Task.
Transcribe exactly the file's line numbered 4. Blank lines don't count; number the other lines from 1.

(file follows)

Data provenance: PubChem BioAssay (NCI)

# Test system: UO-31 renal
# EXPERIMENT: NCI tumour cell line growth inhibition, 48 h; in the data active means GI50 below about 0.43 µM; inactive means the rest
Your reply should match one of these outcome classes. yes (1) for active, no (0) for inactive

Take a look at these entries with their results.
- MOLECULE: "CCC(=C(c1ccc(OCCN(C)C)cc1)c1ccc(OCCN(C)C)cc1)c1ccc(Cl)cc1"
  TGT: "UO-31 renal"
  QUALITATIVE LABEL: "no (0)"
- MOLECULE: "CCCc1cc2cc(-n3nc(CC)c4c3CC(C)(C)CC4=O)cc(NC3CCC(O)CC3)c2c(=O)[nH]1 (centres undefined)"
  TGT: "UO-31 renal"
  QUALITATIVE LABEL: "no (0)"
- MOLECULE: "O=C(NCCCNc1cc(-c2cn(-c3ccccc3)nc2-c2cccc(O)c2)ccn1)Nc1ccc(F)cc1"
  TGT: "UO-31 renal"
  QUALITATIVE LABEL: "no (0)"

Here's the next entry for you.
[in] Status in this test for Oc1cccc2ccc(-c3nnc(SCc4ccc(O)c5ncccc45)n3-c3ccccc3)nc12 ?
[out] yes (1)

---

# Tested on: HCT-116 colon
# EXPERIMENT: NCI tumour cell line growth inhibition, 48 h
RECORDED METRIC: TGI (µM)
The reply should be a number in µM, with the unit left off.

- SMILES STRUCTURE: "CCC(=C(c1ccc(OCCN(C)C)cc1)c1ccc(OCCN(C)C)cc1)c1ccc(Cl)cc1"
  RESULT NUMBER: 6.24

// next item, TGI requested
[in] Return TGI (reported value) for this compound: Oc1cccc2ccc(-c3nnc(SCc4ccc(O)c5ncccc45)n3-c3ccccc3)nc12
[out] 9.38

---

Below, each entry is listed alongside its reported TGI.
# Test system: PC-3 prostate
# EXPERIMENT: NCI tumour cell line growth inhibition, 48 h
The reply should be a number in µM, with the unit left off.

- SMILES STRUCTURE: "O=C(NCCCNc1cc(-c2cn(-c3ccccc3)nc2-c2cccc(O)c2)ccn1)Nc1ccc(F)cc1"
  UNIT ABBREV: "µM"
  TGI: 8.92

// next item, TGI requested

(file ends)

Your reply should match one of these outcome classes. yes (1) for active, no (0) for inactive